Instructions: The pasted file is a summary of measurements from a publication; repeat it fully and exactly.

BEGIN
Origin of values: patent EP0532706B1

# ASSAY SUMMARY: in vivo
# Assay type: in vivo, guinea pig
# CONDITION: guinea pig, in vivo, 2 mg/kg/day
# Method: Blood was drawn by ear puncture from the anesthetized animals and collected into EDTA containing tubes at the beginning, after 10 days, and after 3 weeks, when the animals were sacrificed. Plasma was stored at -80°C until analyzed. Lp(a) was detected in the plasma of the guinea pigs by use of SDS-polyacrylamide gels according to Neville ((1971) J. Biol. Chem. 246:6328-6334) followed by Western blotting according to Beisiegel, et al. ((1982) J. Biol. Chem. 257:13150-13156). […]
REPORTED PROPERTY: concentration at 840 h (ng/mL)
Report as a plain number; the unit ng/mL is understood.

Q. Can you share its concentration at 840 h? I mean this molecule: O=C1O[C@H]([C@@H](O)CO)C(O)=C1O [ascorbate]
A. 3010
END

Origin of values: patent EP0532706B1

# ASSAY SUMMARY: in vivo
# Assay type: in vivo, guinea pig
# CONDITION: guinea pig, in vivo, 2 mg/kg/day
# Method: Blood was drawn by ear puncture from the anesthetized animals and collected into EDTA containing tubes at the beginning, after 10 days, and after 3 weeks, when the animals were sacrificed. Plasma was stored at -80°C until analyzed. Lp(a) was detected in the plasma of the guinea pigs by use of SDS-polyacrylamide gels according to Neville ((1971) J. Biol. Chem. 246:6328-6334) followed by Western blotting according to Beisiegel, et al. ((1982) J. Biol. Chem. 257:13150-13156). […]
REPORTED PROPERTY: concentration at 840 h (ng/mL)
Report as a plain number; the unit ng/mL is understood.

Q. Can you share its concentration at 840 h? I mean this molecule: O=C1O[C@H]([C@@H](O)CO)C(O)=C1O [ascorbate]
A. 3010